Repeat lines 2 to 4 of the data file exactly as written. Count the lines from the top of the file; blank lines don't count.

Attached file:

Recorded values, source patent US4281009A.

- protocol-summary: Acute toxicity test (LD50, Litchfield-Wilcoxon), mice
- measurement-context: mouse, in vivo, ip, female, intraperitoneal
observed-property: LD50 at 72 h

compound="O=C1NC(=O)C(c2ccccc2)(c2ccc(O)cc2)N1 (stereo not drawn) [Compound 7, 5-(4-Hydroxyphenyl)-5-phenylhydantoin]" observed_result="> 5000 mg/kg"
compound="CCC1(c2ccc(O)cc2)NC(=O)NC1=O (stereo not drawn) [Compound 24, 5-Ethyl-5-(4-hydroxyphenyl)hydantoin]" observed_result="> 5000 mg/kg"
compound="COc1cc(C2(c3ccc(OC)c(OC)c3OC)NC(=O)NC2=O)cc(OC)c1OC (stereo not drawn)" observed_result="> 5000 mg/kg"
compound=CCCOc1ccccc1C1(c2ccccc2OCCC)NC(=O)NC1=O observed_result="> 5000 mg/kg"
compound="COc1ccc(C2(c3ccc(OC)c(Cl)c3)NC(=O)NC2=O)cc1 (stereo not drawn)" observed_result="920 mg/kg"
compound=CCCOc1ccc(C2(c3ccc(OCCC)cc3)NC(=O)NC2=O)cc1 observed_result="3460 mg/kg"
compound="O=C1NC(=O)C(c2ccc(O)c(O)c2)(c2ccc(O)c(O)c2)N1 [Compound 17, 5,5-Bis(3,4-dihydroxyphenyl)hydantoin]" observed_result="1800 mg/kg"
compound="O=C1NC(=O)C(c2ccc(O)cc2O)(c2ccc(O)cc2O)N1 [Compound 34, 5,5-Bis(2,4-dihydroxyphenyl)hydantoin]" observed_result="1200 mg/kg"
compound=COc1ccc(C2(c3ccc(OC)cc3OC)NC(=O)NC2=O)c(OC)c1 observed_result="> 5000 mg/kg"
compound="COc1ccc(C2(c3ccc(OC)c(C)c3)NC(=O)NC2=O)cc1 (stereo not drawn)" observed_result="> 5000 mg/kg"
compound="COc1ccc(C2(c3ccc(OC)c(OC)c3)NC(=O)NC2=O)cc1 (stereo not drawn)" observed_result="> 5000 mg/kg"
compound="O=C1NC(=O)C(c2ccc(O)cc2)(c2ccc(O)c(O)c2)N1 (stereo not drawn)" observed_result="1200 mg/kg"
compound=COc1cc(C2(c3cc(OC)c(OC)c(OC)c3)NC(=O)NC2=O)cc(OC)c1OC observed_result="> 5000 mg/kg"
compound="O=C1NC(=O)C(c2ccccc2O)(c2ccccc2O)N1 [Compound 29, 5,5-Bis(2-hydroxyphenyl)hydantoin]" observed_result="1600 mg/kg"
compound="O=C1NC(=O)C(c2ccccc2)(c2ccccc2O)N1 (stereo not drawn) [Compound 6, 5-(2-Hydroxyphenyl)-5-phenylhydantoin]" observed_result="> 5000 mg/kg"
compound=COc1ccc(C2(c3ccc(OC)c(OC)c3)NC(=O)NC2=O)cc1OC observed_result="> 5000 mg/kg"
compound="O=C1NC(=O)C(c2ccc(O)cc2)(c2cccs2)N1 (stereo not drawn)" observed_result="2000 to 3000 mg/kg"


- protocol-summary: Acute toxicity test (LD50, Litchfield-Wilcoxon), mice
- measurement-context: mouse, in vivo, ip, female, intraperitoneal
observed-property: LD50 at 72 h